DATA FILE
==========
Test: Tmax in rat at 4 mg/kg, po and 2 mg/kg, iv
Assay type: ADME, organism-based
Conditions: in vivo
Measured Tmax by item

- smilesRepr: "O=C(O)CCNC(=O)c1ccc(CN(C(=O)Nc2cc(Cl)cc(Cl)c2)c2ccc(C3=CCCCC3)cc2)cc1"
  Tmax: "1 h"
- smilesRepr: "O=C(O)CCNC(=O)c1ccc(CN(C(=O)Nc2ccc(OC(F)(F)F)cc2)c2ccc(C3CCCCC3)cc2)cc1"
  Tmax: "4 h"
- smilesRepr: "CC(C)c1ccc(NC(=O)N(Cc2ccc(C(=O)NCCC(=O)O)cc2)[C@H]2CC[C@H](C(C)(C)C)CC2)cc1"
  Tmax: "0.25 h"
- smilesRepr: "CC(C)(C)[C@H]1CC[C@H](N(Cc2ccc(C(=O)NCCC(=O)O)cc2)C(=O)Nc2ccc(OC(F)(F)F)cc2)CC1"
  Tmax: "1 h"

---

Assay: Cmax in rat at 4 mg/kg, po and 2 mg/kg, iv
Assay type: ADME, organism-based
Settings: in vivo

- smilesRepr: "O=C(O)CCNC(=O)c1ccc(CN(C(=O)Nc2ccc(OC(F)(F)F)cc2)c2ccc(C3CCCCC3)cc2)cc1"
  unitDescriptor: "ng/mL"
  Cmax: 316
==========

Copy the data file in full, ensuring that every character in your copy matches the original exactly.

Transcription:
Test: Tmax in rat at 4 mg/kg, po and 2 mg/kg, iv
Assay type: ADME, organism-based
Conditions: in vivo
Measured Tmax by item

- smilesRepr: "O=C(O)CCNC(=O)c1ccc(CN(C(=O)Nc2cc(Cl)cc(Cl)c2)c2ccc(C3=CCCCC3)cc2)cc1"
  Tmax: "1 h"
- smilesRepr: "O=C(O)CCNC(=O)c1ccc(CN(C(=O)Nc2ccc(OC(F)(F)F)cc2)c2ccc(C3CCCCC3)cc2)cc1"
  Tmax: "4 h"
- smilesRepr: "CC(C)c1ccc(NC(=O)N(Cc2ccc(C(=O)NCCC(=O)O)cc2)[C@H]2CC[C@H](C(C)(C)C)CC2)cc1"
  Tmax: "0.25 h"
- smilesRepr: "CC(C)(C)[C@H]1CC[C@H](N(Cc2ccc(C(=O)NCCC(=O)O)cc2)C(=O)Nc2ccc(OC(F)(F)F)cc2)CC1"
  Tmax: "1 h"

---

Assay: Cmax in rat at 4 mg/kg, po and 2 mg/kg, iv
Assay type: ADME, organism-based
Settings: in vivo

- smilesRepr: "O=C(O)CCNC(=O)c1ccc(CN(C(=O)Nc2ccc(OC(F)(F)F)cc2)c2ccc(C3CCCCC3)cc2)cc1"
  unitDescriptor: "ng/mL"
  Cmax: 316